Considering even the cheapest Rolls-Royce costs more than some houses, the British brand’s cars are luxuries few can regularly appreciate. Well, at least when they’re new. But on the used market, a Rolls-Royce often ceases to be a rarified good and becomes another secondhand luxury car, albeit a high-end one. Thus, these well-worn wheels can be more affordable than you might think. And if you’re interested in styling while saving some cash, the 1980 Rolls-Royce Silver Shadow II currently listed on Bring a Trailer might be a whip worth looking into.
The 1966-1980 Rolls-Royce Silver Shadow brought some serious innovations to the luxury brand
|1966-1976 Rolls-Royce Silver Shadow|
1977-1980 Rolls-Royce Silver Shadow II
|Engines||1966-1969: 6.2-liter V8|
1970-1980: 6.75-liter V8
|Horsepower||6.2-liter: 200 hp (estimated)|
6.75-liter: 220-240 hp (estimated, Classics World)
Four-speed automatic (1966-1969 UK models only)
|Curb weight||4556 lbs|
|0-60 mph time||10.9 seconds|
A budget Rolls-Royce sounds like an oxymoron, but everything is relative. It still costs over $300K, but the Ghost is genuinely an entry-level Rolls. And it’s by no means the brand’s first ‘affordable’ car. The luxury brand kicked that idea around decades earlier with the Silver Shadow.
It might not look like it today, but the Rolls-Royce Silver Shadow was a significant departure from previous models like the Silver Cloud. Firstly, it ditched the coachbuilder-friendly body-on-frame design for a modern unibody. So, it’s roomier, lighter, and faster than its predecessors, and handles better, too, Hagerty notes. This especially applies to the 1977-1980 Silver Shadow II, which has rack-and-pinion steering and upgraded front suspension.
Speaking of suspension, the Rolls-Royce Silver Shadow introduced also introduced four-wheel disc brakes and independent suspension to the brand. In an unusual move, though, Rolls-Royce didn’t develop the Shadow’s suspension itself. Instead, it licensed the hydropneumatic setup made famous by the Citroen SM and DS. As a result, the Silver Shadow is also the first Rolls-Royce with self-leveling suspension.
However, Rolls-Royce didn’t neglect the luxury touches when developing the Silver Shadow. Besides an impeccable ride, these high-luxury cars feature Connolly leather upholstery, walnut wood trim, lambswool carpets, power windows, and even power seats. And A/C became standard in 1968. No, these classic cars don’t have all the bells and whistles of a modern Rolls-Royce, but they’re still comfortable in today’s traffic.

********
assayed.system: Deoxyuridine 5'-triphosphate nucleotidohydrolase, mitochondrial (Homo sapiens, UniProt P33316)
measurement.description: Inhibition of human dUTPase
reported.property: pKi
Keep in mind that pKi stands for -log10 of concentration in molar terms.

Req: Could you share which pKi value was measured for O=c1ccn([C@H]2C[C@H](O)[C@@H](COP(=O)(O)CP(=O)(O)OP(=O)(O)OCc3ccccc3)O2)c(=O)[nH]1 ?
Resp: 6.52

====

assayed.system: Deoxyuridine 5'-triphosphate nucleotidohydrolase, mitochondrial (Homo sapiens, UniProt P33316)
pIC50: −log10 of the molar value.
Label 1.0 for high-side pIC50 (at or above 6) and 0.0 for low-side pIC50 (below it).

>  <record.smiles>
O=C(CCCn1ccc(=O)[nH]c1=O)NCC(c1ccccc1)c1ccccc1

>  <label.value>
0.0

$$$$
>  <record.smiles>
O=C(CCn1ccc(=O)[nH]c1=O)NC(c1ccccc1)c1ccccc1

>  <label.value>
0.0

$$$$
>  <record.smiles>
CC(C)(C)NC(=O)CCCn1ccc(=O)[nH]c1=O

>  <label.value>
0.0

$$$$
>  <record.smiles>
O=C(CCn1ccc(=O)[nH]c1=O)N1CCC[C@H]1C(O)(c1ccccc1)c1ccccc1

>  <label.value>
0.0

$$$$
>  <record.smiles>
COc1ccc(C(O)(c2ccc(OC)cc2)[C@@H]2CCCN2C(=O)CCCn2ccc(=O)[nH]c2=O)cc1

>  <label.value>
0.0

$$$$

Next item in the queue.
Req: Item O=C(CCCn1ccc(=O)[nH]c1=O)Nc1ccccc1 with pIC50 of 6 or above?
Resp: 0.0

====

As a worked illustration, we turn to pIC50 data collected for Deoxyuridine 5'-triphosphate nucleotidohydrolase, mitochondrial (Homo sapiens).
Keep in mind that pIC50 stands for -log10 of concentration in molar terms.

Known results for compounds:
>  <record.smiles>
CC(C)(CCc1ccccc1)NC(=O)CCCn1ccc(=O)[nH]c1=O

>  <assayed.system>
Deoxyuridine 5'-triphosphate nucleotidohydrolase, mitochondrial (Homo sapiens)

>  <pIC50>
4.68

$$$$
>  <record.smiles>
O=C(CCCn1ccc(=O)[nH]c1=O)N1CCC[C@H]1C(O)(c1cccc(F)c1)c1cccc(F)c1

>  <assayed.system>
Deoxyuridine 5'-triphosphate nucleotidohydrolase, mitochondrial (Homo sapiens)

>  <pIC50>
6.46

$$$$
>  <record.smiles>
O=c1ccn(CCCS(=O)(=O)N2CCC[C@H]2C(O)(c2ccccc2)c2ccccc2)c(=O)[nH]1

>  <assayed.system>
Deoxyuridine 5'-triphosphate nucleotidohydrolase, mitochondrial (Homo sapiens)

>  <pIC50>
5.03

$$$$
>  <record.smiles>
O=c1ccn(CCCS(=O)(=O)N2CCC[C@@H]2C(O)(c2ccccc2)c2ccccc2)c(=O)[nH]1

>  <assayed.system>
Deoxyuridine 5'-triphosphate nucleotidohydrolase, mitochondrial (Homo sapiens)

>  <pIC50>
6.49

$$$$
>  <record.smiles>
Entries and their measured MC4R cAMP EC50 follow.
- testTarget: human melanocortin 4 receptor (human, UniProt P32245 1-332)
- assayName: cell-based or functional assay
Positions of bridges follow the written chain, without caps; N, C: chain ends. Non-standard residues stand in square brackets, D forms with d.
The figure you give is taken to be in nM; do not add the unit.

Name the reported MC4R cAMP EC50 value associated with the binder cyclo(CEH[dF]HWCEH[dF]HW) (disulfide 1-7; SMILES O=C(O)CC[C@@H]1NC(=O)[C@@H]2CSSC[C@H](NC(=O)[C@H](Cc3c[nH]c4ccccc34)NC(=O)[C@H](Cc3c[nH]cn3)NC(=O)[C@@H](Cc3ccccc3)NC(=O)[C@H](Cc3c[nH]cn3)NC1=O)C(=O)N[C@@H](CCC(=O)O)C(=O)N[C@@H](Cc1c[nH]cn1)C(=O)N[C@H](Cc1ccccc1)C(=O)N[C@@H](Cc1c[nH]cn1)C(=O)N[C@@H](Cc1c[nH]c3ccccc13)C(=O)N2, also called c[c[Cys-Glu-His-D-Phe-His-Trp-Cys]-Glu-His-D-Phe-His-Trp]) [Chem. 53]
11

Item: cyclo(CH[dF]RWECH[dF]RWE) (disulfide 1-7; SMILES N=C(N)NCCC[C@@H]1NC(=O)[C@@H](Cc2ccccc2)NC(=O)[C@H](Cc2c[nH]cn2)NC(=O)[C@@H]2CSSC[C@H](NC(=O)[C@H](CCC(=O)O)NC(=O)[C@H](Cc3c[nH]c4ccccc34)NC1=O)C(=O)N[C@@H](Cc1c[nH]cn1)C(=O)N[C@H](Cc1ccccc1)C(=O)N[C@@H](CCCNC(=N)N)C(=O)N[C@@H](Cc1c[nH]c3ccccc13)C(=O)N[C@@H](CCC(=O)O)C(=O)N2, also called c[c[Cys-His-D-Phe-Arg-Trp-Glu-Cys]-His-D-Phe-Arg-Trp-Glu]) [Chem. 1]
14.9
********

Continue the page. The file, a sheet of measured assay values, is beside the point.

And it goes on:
You can bid on this 1980 example on Bring a Trailer
By 1980, the Rolls-Royce Silver Shadow had evolved into its final form. As such, the Silver Shadow II currently listed on Bring a Trailer benefits from the upgrades the British automaker made over the years.
So, this Silver Shadow II has power seats, power windows, automatic climate control, self-leveling rear suspension, and cruise control. As standard, Rolls-Royce fitted the Silver Shadow II with a Blaupunkt radio. This car still has it, but it’s joined by a Bluetooth-enabled Alpine CD stereo. And of course, the brand’s ‘Spirit of Ecstasy’ hood ornament flies tall and proud.
With roughly 24,000 miles on the clock, this 1980 Rolls-Royce Silver Shadow II is in excellent shape. There’s little if any corrosion, the chrome trim isn’t damaged, and the car passed a recent California emissions test. Also, the seller recently resealed the fuel pressure accumulator and the #1 brake pump. And the suspension looks to be in solid shape—no leaks here. Plus, the seller has plenty of service records.
A cheap classic Rolls-Royce can be worth it if it’s well taken care of
As of this writing, this 1980 Rolls-Royce Silver Shadow II is listed at $9100 with three days left in the auction. That’s below-average for this car in this condition. Usually, a good-to-excellent condition 1980 Silver Shadow II runs in the $13,000-$20,000 range, Hagerty reports.
Given that this is a classic Rolls-Royce, and a cheap one at that, a pre-purchase inspection is recommended. Also, while this was Rolls-Royce’s best-selling model ever, that also came back to bite it.
Because it was arguably overproduced, resale prices dropped, and as with many cheap high-end luxury cars, the Silver Shadow became a victim of deferred maintenance, CW explains. That also gave it a reputation for high maintenance costs—well, that and its Citroen-developed suspension and hydraulic brakes, Hagerty notes. And because this was Rolls-Royce’s first unibody car, it had some initial flaws that made early models more susceptible to corrosion.
However, if these luxury cars are maintained properly, they are stout machines. That’s especially true of the Silver Shadow IIs, which have fewer electrical glitches and don’t tend to leak oil from around the crankshaft. And as noted earlier, this 1980 car’s seller already addressed two common age-related issues, the accumulator sphere and brake pump. Plus, because Rolls-Royce made a lot of Silver Shadows, parts aren’t difficult to find.
In short, this 1980 Rolls-Royce Silver Shadow II could potentially be a classic luxury car steal.
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